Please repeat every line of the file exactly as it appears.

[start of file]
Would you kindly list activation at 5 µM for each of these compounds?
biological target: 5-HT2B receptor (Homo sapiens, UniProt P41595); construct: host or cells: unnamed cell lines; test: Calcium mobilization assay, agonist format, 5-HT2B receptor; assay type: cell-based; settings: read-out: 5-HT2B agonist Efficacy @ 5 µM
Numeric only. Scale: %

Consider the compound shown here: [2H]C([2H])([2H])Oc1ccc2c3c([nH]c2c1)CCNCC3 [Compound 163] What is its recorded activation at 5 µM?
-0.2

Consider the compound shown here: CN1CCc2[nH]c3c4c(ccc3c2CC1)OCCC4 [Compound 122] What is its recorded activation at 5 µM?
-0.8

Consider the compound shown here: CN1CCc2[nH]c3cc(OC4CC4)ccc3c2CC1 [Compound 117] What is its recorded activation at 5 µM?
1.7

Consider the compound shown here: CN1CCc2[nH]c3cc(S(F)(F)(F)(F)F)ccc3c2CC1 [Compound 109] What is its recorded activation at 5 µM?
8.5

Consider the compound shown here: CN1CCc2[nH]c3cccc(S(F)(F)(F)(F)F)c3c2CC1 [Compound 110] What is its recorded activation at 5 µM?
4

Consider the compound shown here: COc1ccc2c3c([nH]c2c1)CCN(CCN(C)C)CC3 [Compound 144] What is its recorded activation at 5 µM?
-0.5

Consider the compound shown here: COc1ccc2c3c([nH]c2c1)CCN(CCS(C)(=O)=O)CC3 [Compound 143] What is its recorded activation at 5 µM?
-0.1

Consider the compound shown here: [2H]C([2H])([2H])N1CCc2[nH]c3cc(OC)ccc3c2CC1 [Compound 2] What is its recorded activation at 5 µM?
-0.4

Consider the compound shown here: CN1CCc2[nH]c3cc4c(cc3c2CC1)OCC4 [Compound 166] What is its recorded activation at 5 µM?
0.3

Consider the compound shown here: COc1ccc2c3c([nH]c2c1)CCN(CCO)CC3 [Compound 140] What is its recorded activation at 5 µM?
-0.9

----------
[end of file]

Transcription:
Would you kindly list activation at 5 µM for each of these compounds?
biological target: 5-HT2B receptor (Homo sapiens, UniProt P41595); construct: host or cells: unnamed cell lines; test: Calcium mobilization assay, agonist format, 5-HT2B receptor; assay type: cell-based; settings: read-out: 5-HT2B agonist Efficacy @ 5 µM
Numeric only. Scale: %

Consider the compound shown here: [2H]C([2H])([2H])Oc1ccc2c3c([nH]c2c1)CCNCC3 [Compound 163] What is its recorded activation at 5 µM?
-0.2

Consider the compound shown here: CN1CCc2[nH]c3c4c(ccc3c2CC1)OCCC4 [Compound 122] What is its recorded activation at 5 µM?
-0.8

Consider the compound shown here: CN1CCc2[nH]c3cc(OC4CC4)ccc3c2CC1 [Compound 117] What is its recorded activation at 5 µM?
1.7

Consider the compound shown here: CN1CCc2[nH]c3cc(S(F)(F)(F)(F)F)ccc3c2CC1 [Compound 109] What is its recorded activation at 5 µM?
8.5

Consider the compound shown here: CN1CCc2[nH]c3cccc(S(F)(F)(F)(F)F)c3c2CC1 [Compound 110] What is its recorded activation at 5 µM?
4

Consider the compound shown here: COc1ccc2c3c([nH]c2c1)CCN(CCN(C)C)CC3 [Compound 144] What is its recorded activation at 5 µM?
-0.5

Consider the compound shown here: COc1ccc2c3c([nH]c2c1)CCN(CCS(C)(=O)=O)CC3 [Compound 143] What is its recorded activation at 5 µM?
-0.1

Consider the compound shown here: [2H]C([2H])([2H])N1CCc2[nH]c3cc(OC)ccc3c2CC1 [Compound 2] What is its recorded activation at 5 µM?
-0.4

Consider the compound shown here: CN1CCc2[nH]c3cc4c(cc3c2CC1)OCC4 [Compound 166] What is its recorded activation at 5 µM?
0.3

Consider the compound shown here: COc1ccc2c3c([nH]c2c1)CCN(CCO)CC3 [Compound 140] What is its recorded activation at 5 µM?
-0.9

----------